ILNews

Man knowingly waived right to jury trial on all charges

Back to TopCommentsE-mailPrintBookmark and Share

The Indiana Court of Appeals rejected a defendant’s argument that he only agreed to a bench trial on one of the seven charges he faced following a violent altercation with his girlfriend.

Michael Johnson punched, kicked, and hit his girlfriend, I.B., after she came home in the early morning hours after being gone all night. He accused her of cheating on him, according to the court record. After beating her, he told her to “turn around” because he wanted to have sex. I.B. said she complied because she was afraid and didn’t want to get beaten again.

Johnson was charged with and convicted of Class B felonies criminal confinement and rape; Class C felony battery; Class D felonies intimidation and strangulation; and Class A misdemeanor interfering with the reporting of a crime.

He argued that he did not knowingly waive his right to a jury trial on all of his charges, the state abused its discretion in denying Johnson the right to cross-examine I.B. about past sexual conduct, and that the state didn’t prove he committed rape and intimidation.

Johnson’s written waiver only listed one count of Class B felony criminal confinement, which was the lead, most serious charge.

“It seems unlikely that Johnson would waive his right to a jury trial on his most serious charge and not on the rest,” Judge Rudolph Pyle III wrote in Michael Johnson v. State of Indiana, 49A02-1307-CR-562.  

“Second, all of Johnson’s charges were a part of the same cause, and provision number 4 of the waiver states, ‘I hereby give up my constitutional rights to a trial by jury and ask that the case be tried by the Court without a jury.’ Under the plain language of this provision, Johnson agreed to waive his right to a jury trial of the entire case, not merely Class B felony criminal confinement. Third, Johnson’s attorney signed the waiver, which indicates that Johnson acted on the advice and information of his legal counsel when filing his waiver.”

Johnson also failed to object to being tried on all of his charges during his bench trial.

The judges also ruled Johnson was precluded from introducing evidence of I.B.’s prior sexual conduct at trial because he did not follow Evidence Rule 412’s procedural requirements. As such, he waived this issue on appeal. The judges also found the state provided sufficient evidence to support his convictions.

Judge Cale Bradford concurred in result in a separate opinion, noting that he would find Johnson waived any argument concerning I.B.’s testimony because he made no offer of proof as to what her testimony would have been.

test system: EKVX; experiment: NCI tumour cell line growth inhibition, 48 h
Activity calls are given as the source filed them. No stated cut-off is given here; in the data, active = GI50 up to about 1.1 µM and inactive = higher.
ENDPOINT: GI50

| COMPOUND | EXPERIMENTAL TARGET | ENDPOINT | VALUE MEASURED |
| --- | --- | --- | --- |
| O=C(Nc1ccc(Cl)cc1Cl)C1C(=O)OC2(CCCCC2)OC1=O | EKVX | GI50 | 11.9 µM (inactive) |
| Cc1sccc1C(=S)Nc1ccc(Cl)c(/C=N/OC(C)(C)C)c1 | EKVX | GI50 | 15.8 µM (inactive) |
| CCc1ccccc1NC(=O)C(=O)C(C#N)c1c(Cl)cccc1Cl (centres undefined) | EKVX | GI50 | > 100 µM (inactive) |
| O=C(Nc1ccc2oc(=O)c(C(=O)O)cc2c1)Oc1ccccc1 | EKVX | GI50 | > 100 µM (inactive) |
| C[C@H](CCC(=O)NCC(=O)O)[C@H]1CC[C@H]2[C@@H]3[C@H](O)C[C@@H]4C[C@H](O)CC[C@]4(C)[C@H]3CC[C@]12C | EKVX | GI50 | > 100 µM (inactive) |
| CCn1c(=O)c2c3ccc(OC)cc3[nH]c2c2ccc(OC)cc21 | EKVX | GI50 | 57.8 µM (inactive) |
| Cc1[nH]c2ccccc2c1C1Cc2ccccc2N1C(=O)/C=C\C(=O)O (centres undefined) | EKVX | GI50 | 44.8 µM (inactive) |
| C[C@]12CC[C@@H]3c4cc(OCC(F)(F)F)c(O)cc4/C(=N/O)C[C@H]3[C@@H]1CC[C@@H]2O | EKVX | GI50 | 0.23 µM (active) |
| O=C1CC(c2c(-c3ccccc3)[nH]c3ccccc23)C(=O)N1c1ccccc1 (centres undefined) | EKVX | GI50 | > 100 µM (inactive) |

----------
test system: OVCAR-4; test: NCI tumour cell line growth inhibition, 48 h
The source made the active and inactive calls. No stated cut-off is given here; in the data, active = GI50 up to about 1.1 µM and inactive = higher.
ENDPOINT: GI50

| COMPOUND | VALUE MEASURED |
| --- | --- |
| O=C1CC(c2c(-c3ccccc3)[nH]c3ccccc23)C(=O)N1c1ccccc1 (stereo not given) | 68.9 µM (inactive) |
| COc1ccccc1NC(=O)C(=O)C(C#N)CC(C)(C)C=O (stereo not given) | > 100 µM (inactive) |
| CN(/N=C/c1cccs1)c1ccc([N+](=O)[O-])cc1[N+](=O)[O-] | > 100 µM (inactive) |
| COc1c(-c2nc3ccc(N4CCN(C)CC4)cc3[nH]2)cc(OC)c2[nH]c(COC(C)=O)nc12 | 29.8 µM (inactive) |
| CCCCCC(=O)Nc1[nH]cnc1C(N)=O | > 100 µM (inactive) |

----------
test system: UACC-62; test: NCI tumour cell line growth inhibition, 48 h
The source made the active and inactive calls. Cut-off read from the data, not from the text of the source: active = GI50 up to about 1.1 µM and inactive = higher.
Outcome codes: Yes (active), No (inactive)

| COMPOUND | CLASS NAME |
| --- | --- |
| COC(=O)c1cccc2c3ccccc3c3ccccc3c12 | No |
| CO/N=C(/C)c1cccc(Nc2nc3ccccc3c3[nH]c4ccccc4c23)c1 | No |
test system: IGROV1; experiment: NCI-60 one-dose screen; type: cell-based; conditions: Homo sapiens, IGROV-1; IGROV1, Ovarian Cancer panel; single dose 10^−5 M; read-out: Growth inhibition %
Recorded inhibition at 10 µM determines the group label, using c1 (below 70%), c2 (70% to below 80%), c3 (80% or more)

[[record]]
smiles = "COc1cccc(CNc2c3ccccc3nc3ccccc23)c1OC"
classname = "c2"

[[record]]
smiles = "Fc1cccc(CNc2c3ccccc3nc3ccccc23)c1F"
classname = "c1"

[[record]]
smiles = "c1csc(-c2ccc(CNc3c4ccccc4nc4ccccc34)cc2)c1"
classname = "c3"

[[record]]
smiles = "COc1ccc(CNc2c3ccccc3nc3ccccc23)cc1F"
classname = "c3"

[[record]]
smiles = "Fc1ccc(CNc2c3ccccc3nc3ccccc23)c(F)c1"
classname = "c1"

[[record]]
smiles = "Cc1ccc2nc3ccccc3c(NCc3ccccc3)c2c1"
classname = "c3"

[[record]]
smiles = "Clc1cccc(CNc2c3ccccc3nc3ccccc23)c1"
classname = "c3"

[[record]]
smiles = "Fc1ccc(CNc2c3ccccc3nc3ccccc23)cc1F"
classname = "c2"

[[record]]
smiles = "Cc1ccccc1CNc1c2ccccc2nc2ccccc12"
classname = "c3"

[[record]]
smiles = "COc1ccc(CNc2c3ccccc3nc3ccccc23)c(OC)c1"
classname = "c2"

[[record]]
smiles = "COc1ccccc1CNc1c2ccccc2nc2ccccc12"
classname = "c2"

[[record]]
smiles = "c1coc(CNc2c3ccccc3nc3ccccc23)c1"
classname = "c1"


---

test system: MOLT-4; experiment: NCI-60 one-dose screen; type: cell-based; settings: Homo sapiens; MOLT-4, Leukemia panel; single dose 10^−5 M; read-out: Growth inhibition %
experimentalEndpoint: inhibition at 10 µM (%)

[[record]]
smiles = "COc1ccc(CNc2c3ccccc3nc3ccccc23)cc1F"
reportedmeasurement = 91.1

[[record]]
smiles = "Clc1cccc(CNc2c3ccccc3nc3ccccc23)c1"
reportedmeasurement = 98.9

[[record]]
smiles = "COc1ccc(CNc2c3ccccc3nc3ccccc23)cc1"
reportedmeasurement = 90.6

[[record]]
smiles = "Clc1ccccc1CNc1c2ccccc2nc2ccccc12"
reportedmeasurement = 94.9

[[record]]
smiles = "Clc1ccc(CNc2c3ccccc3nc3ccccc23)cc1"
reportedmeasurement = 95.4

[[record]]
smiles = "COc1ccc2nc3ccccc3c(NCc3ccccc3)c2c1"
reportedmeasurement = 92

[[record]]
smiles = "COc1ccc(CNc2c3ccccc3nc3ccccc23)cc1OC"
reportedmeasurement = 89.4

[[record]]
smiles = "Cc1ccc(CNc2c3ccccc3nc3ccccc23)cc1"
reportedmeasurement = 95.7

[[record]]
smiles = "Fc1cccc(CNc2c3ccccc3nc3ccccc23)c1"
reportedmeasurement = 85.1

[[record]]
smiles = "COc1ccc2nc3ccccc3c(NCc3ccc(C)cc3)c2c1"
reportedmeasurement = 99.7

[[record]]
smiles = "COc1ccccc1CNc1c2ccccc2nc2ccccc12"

ADVERTISEMENT

Post a comment to this story

COMMENTS POLICY
We reserve the right to remove any post that we feel is obscene, profane, vulgar, racist, sexually explicit, abusive, or hateful.
 
You are legally responsible for what you post and your anonymity is not guaranteed.
 
Posts that insult, defame, threaten, harass or abuse other readers or people mentioned in Indiana Lawyer editorial content are also subject to removal. Please respect the privacy of individuals and refrain from posting personal information.
 
No solicitations, spamming or advertisements are allowed. Readers may post links to other informational websites that are relevant to the topic at hand, but please do not link to objectionable material.
 
We may remove messages that are unrelated to the topic, encourage illegal activity, use all capital letters or are unreadable.
 

Messages that are flagged by readers as objectionable will be reviewed and may or may not be removed. Please do not flag a post simply because you disagree with it.

Sponsored by

facebook - twitter on Facebook & Twitter

Indiana State Bar Association

Indianapolis Bar Association

Evansville Bar Association

Allen County Bar Association

Indiana Lawyer on Facebook

facebook
ADVERTISEMENT
Subscribe to Indiana Lawyer
  1. Hail to our Constitutional Law Expert in the Executive Office! “What you’re not paying attention to is the fact that I just took an action to change the law,” Obama said.

  2. What is this, the Ind Supreme Court thinking that there is a separation of powers and limited enumerated powers as delegated by a dusty old document? Such eighteen century thinking, so rare and unwanted by the elites in this modern age. Dictate to us, dictate over us, the massess are chanting! George Soros agrees. Time to change with times Ind Supreme Court, says all President Snows. Rule by executive decree is the new black.

  3. I made the same argument before a commission of the Indiana Supreme Court and then to the fedeal district and federal appellate courts. Fell flat. So very glad to read that some judges still beleive that evidentiary foundations matter.

  4. KUDOS to the Indiana Supreme Court for realizing that some bureacracies need to go to the stake. Recall what RWR said: "No government ever voluntarily reduces itself in size. Government programs, once launched, never disappear. Actually, a government bureau is the nearest thing to eternal life we'll ever see on this earth!" NOW ... what next to this rare and inspiring chopping block? Well, the Commission on Gender and Race (but not religion!?!) is way overdue. And some other Board's could be cut with a positive for State and the reputation of the Indiana judiciary.

  5. During a visit where an informant with police wears audio and video, does the video necessary have to show hand to hand transaction of money and narcotics?

ADVERTISEMENT